“Berating a child when they don’t do well in a test is counterproductive. They already know they haven’t done well. The anxiety gets worse. Often they crumble because they have anxiety.”

According to Woo, the key does not just lie in the method of teaching, but goes down to a psychological level and whether the child has a ‘fixed mindset’ or a ‘growth mindset’.

“A fixed mindset is that you are a maths person or you are not. If a child has a fixed mindset and they find it hard, they just give up. Similarly, if they are good at maths and have a fixed mindset but then they perform less well in a test, it affects them terribly.

“But a growth mindset says that, ‘well I’m not good at mathematics now, I may not be competent now, but that does not mean I cannot succeed. I can grow in confidence and do that’.

“You want to encourage the child to have a growth mindset. The growth mindset is the main predictor of where the student will be in the future.”

He believes mastering basic skills such as multiplication gives children the agility and confidence to tackle many maths problems in the future, comparing learning times tables to a soccer player practising agility by dribbling the ball around cones.

“You won’t ever do that pattern in a match, but you do it to develop the patterns so that you can use it to beat another player,” he says.

Woo suggests parents allow their children to practise their mathematics skills by finding applications in everyday life, such as counting and saving money, and making simple budgets.

He has taken this idea outside of the classroom, earning acclaim as the host of ABCMe show Teenage Boss, in which he mentors teenagers from across Australia to take control of the family finances for a month.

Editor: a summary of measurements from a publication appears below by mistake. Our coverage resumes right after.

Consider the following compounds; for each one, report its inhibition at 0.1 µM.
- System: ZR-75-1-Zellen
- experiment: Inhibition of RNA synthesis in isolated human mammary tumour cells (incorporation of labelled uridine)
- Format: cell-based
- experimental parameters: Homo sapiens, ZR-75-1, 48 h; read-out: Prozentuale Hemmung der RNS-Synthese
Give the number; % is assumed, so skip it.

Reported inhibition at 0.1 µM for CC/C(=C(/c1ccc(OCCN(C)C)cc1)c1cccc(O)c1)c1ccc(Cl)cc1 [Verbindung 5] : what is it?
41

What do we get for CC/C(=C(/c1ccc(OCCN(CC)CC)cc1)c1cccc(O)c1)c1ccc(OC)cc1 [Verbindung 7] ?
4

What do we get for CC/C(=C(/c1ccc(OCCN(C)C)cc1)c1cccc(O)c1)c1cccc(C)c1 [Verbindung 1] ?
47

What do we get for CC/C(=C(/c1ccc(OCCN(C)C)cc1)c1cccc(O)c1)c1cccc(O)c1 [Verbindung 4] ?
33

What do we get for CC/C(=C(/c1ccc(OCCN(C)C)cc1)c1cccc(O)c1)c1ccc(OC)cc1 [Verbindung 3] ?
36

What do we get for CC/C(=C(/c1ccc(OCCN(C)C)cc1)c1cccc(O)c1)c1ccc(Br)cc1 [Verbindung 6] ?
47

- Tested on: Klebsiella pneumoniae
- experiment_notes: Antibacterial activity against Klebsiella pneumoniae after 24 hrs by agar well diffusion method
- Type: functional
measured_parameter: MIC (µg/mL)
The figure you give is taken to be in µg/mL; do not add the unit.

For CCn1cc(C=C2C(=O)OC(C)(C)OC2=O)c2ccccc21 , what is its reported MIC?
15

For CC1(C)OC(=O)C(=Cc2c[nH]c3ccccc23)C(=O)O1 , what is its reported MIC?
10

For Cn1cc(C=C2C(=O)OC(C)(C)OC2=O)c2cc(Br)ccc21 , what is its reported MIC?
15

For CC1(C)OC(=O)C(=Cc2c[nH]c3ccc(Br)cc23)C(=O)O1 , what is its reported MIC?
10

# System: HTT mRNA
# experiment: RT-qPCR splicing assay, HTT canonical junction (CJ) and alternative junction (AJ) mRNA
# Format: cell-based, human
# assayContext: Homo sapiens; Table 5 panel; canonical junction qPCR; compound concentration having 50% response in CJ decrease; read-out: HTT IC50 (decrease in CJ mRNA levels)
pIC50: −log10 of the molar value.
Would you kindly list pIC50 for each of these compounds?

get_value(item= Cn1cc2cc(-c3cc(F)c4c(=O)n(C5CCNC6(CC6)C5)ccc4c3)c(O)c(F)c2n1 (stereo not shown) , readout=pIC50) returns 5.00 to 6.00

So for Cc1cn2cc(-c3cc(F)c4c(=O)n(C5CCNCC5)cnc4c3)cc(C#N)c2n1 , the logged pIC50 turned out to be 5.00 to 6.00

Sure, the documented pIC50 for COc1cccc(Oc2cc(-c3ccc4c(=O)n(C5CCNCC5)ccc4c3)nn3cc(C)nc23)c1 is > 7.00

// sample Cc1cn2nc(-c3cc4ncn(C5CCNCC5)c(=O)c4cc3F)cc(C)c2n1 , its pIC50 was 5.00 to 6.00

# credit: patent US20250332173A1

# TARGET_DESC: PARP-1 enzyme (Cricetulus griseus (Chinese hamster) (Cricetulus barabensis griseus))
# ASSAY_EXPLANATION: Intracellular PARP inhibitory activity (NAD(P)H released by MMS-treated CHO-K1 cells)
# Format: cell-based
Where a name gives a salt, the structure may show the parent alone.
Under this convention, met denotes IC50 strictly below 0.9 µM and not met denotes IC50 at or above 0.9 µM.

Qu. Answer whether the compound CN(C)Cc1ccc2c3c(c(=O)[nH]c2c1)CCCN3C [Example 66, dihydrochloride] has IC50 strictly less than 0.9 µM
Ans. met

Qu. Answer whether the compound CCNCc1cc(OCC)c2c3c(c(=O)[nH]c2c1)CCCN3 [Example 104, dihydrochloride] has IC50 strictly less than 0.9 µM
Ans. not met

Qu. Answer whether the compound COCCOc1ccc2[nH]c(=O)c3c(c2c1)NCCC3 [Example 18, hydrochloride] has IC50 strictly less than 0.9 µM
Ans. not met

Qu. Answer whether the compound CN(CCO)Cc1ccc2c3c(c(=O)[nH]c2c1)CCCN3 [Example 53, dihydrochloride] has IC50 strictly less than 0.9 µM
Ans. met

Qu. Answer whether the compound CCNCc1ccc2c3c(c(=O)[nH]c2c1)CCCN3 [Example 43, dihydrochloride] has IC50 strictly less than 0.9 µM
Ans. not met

“My stance is not to rescue them immediately when they make a mistake, not even to say, ‘Hey that’s a bad idea’, because they need to feel the consequences of the decisions they have made and sometimes they surprise you! Children are not mini-adults. Their brains are developing and they think differently.”

Over the last two years, Woo has been writing a book on the beauty and usefulness of maths, which is due for release in September 2018. But when asked what his plans are for the future, he’s not looking too far ahead. In fact, he is content to stay on the front-line of teaching.

“I love working at school. I love adding value. What I do can make a big difference, to have a really good, on the ground understanding of the students, not just face-to-face but being part of the school.

“Education has a profound power – it’s no exaggeration to say that it can fundamentally change the direction and outcome of a child’s life. It opens up new opportunities that a child may have thought were out of reach or perhaps never even imagined. That change can ripple outwards and affect not just an individual but an entire society!”

The two professional development sessions at Curtin, Engaging students and eliminating fear of mathematics; and Technology and learning: principles for maximising educational value were facilitated through Curtin’s School of Education and the Bankwest Curtin Economics Centre.